Schenectady

Milestones for Black citizens in Schenectady history, post World War II

The Schenectady Silhouettes pose for a photo in 2001. Founding members include, from left, Eveyln Baird, Marsha Mortimore (background), Minnie Stamper (seated), Hilvan Finch, Corine Sadler and James Stamper. Gazette file photos

The Schenectady Silhouettes pose for a photo in 2001. Founding members include, from left, Eveyln Baird, Marsha Mortimore (background), Minnie Stamper (seated), Hilvan Finch, Corine Sadler and James Stamper. Gazette file photos

1947: Classie Cox is the first Black teacher hired by the Schenectady City School District.

1949: The Schenectady chapter of the NAACP is established; Gerald A. White, pastor at Friendship Baptist Church, is the first president.

1951: James Stamper is the first Black supervisor at the General Electric Co.

1952: Arthur Chaires becomes the first Black officer for the Schenectady Police Department.

1957: Maude Branic becomes the first Black female to work for the Schenectady Police Department.

1958: Tismotha “Lee” Sutton Toland creates the Schenectady Silhouettes, a Black civic association designed to serve the needs of the community.

More: Breaking barriers — Allen brothers became first Black Schenectadians to make political inroads

1959: Malinda Myers becomes the first female president of the Schenectady NAACP.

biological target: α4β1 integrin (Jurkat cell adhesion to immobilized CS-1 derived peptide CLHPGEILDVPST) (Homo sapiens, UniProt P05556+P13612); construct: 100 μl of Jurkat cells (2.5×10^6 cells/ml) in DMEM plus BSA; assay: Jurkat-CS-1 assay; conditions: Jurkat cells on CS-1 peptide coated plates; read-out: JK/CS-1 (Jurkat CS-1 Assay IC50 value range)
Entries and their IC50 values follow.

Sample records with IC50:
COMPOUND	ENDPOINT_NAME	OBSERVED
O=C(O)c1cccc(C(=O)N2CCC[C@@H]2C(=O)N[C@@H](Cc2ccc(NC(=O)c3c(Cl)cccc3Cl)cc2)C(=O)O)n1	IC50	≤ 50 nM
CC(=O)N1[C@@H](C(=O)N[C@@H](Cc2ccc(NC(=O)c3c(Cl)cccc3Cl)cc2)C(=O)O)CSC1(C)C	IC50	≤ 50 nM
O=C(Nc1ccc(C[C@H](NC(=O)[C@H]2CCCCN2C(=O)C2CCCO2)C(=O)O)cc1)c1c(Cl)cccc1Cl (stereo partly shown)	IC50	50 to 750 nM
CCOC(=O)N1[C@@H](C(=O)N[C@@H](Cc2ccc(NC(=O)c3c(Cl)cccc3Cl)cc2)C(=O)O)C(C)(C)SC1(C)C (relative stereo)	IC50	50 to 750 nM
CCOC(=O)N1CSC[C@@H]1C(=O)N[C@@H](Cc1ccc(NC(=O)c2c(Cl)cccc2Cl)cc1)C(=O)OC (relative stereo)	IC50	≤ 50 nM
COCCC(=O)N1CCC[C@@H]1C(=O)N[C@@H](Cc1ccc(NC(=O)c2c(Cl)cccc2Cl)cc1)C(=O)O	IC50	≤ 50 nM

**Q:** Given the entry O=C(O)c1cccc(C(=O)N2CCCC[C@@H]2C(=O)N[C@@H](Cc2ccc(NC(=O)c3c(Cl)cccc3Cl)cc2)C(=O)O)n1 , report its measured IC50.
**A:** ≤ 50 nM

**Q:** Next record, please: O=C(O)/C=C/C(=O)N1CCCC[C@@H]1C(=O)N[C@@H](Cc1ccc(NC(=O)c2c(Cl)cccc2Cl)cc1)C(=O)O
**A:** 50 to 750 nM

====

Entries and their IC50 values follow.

1966: Georgetta Dix forms the Refreshing Spring Child Care Center.

1968: Hamilton Hill Arts Center is formed by Dr. James and Margaret Cunningham.

1968: Ralph Boyd represents Schenectady County Democrats as a delegate for Eugene McCarthy at the Democratic National Convention in Chicago.

1971: Art Allen announces his candidacy for Schenectady City Council, but the bid fails.

1995: Joe Allen becomes the first Black man to be elected to the Schenectady City Council and takes his oath of office in January of 1996.

1999: Joe Allen becomes the first Black president of the City Council.

2004: Philip Fields is appointed to Brian Stratton’s seat in the Schenectady County Legislature, becoming the first Black person to serve in that body, and in 2005 he becomes the first Black person ever elected to the County Legislature.

2012: Marion Porterfield becomes the first Black woman to serve on the City Council, having been appointed to fill a vacancy, and in 2013 she becomes the first Black woman ever elected to the City Council.

More: Breaking barriers — Allen brothers became first Black Schenectadians to make political inroads

Categories: News, Schenectady County

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